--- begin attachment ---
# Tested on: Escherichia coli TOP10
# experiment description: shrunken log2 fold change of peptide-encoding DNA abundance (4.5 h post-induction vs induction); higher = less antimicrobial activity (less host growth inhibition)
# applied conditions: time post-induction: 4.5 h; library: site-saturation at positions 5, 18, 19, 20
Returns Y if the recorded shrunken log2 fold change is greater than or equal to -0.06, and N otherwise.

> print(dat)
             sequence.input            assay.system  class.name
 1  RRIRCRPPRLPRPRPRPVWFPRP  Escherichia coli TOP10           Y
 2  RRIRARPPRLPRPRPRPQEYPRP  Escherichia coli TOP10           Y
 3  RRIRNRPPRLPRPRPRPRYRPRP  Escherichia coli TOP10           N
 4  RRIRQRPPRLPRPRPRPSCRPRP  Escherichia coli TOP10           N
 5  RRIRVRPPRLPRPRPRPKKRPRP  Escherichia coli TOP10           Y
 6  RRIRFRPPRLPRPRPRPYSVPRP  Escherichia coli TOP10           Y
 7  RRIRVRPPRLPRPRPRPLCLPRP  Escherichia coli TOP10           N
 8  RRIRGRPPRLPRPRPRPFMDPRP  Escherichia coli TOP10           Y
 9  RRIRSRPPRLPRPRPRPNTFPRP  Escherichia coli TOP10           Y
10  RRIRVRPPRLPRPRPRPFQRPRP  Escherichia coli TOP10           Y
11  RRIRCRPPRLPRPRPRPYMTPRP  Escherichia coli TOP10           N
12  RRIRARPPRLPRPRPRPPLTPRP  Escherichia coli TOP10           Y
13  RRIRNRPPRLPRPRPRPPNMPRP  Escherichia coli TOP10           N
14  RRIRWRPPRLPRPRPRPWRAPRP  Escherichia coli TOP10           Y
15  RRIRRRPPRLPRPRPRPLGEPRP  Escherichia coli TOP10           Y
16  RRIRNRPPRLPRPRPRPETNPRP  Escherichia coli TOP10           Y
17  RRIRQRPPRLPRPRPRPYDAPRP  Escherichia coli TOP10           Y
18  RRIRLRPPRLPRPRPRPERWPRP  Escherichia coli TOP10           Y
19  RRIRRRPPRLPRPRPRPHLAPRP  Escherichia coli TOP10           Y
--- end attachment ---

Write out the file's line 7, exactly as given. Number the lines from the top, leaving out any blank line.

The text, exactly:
 1  RRIRCRPPRLPRPRPRPVWFPRP  Escherichia coli TOP10           Y